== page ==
A growing global population increasingly living in cities has led to a spiralling rise in the extraction of sand and aggregates, with serious environmental, political and social consequences.
Sand and coarse aggregates form the backbone of the modern world and, through land reclamation, the ground on which we live, of the materials we take for granted: concrete, glass and asphalt. A point in case, Archinect News looking at Construction is feeding a global sand crisis, per a new study confirms it.
Construction is feeding a global sand crisis, says new study
The study, published in the journal One Earth, notes that “sand, gravel, and crushed rock, together referred to as construction aggregates, are the [world’s] most extracted solid materials. Growing demand is damaging ecosystems, triggering social conflicts, and fueling concerns over sand scarcity. Balancing protection efforts and extraction to meet society’s needs requires designing sustainable pathways at a system level.”
In total, around 50 billion tons of sand, gravel, and crushed rock are used by humankind each year. As a key ingredient in the production of concrete and glass, sand plays an important role in the construction of almost every component of the built environment, from buildings and walls to bridges and tunnels.
As a global shift from rural to urban areas continues, it is expected to that eight cities the size of New York will be built each year for the next thirty years. As a result, global use of sand, gravel, and crushed rock is set to dwarf the use of all other solid materials on Earth, hitting over 50 gigatons per year by 2060. Torres’ study also makes the ironic point that coastal responses to climate change, which will involve significant construction and upgrading of sea walls and flood defenses, will also contribute to an increased demand for sand mining.
Despite our reliance on sand, the global supply network is poorly regulated and managed, leading to a lack of data and understanding over the quantities and impact of the network on both the environment and social fabrics. To overcome this, the latest paper departs from its predecessors, which tended only to focus on excavation sites, and instead undertook a broader overview of the network. “We take a broad look at the physical and socio-environmental dimensions of sand supply networks,” Torres told Gizmodo, “linking extraction, logistics, distribution, economics, policy, to gain an understanding of the stresses on both nature and people.”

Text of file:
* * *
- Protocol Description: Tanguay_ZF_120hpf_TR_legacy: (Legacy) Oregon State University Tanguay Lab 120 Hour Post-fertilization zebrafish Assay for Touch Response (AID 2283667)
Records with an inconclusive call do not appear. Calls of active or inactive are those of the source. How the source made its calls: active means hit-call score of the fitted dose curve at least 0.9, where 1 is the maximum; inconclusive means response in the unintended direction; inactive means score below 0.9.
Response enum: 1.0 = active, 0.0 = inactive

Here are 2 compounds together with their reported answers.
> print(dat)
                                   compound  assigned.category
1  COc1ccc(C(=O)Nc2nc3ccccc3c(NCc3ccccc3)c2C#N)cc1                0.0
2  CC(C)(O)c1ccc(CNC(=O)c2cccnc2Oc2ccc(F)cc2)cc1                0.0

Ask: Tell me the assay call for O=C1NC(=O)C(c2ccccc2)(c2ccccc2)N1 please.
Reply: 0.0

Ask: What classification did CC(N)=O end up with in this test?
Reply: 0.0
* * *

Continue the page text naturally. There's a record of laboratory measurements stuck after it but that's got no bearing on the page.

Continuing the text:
The paper sets out some of the environmental and social hazards associated with the sand supply network as it exists today. For example, sand mining can lead to riverbed collapse and increased erosion along coastal settlements. In parts of India and Vietnam, this phenomenon has forced coastal populations to move inland to larger urban areas, which only adds further to sand supply needs. The paper also describes the risk of conflict associated with sand mining, which has already triggered conflict and displacement in Singapore, and a dangerous black market in Southeast Asia. Gizmodo notes that sand mining gangs have also depleted enough sand to cause 24 Indonesian islands to disappear from erosion.
To combat these issues, the paper calls for more regulated, monitored networks to manage global sand resources. The authors also note the need to decrease our reliance on sand, whether through crushing rocks to create more a sustainable alternative to sand, or a requirement by governments that the rubble from demolished buildings is recycled as a replacement to new concrete. The authors also point to the need to embrace alternatives to concrete, such as hempcrete and timber, and call for the construction of buildings with a longer operating life.
Planting trees, although a very commendable effort, could not be an end in itself. Carbon180 in ‘We can’t just plant our way out of the climate crisis’ holds that ‘while forestry is a key piece of the complicated CDR puzzle, it’s no silver bullet — no solution is.’
In late March, Saudi Arabia’s leader, who aims to transform the petrostate’s economy and society, plans to plant 10 billion trees over the coming decades to increase the area covered by existing trees by twelvefold. This is, if at all possible because of the prevailing climate, would perhaps require more maturing, notably through Carbon180’s stuff. Here it is.
We can’t just plant our way out of the climate crisis
by Maya Glicksman, policy advisor and Ugbaad Kosar, deputy director of policy
As technological carbon removal has garnered widespread attention, one response resurfaces again and again: Why complicate climate solutions with expensive, experimental technology when Earth’s most efficient carbon removal machines already exist in nature? Why not just plant more trees?